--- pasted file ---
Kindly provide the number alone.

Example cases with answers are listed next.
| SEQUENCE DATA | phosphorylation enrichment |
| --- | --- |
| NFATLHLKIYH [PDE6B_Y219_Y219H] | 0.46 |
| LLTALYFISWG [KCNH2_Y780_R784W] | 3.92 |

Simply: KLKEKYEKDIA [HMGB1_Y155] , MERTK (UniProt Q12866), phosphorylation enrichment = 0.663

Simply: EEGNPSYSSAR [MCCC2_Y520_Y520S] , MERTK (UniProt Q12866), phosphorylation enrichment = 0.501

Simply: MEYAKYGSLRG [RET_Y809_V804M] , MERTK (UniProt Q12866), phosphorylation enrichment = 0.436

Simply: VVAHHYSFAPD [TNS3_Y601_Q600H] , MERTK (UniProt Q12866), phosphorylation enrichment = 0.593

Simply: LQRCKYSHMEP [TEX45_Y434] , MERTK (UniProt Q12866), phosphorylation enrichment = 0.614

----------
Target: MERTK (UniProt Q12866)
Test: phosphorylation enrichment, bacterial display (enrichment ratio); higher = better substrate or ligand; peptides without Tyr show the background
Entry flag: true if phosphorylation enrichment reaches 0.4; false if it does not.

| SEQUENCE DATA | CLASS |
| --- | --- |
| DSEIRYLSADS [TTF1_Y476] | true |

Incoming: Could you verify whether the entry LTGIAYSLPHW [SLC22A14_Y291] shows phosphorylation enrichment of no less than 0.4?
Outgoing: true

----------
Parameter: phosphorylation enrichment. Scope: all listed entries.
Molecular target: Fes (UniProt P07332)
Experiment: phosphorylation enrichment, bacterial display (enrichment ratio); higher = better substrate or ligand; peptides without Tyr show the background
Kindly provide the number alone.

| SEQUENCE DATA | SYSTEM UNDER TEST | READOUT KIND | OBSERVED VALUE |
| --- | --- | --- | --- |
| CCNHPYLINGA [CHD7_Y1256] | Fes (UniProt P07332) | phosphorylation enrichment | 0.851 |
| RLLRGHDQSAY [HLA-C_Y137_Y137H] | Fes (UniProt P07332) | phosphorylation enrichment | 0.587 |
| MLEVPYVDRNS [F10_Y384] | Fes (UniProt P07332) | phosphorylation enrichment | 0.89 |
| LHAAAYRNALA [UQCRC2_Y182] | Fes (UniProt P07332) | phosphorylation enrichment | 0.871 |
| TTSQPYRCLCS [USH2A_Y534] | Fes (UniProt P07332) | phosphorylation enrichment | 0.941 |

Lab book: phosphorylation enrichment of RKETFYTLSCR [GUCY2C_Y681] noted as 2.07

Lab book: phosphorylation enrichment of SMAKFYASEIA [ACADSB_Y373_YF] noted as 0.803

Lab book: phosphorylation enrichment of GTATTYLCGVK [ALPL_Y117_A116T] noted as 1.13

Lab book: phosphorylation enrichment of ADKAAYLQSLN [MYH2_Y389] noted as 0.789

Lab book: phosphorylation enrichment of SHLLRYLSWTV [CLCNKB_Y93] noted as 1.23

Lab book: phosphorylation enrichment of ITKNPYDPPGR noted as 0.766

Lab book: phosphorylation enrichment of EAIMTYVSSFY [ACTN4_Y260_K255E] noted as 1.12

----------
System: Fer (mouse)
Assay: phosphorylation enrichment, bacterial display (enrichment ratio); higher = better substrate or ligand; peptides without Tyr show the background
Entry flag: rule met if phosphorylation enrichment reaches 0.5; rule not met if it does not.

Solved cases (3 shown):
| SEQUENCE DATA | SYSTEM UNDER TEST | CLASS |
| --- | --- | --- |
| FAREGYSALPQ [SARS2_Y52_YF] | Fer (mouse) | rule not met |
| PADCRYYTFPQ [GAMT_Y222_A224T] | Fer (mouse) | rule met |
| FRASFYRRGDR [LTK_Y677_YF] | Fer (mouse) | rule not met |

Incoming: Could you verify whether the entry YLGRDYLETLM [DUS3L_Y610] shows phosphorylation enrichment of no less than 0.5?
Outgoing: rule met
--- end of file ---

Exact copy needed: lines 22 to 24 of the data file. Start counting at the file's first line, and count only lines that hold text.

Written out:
Parameter: phosphorylation enrichment. Scope: all listed entries.
Molecular target: Fes (UniProt P07332)
Experiment: phosphorylation enrichment, bacterial display (enrichment ratio); higher = better substrate or ligand; peptides without Tyr show the background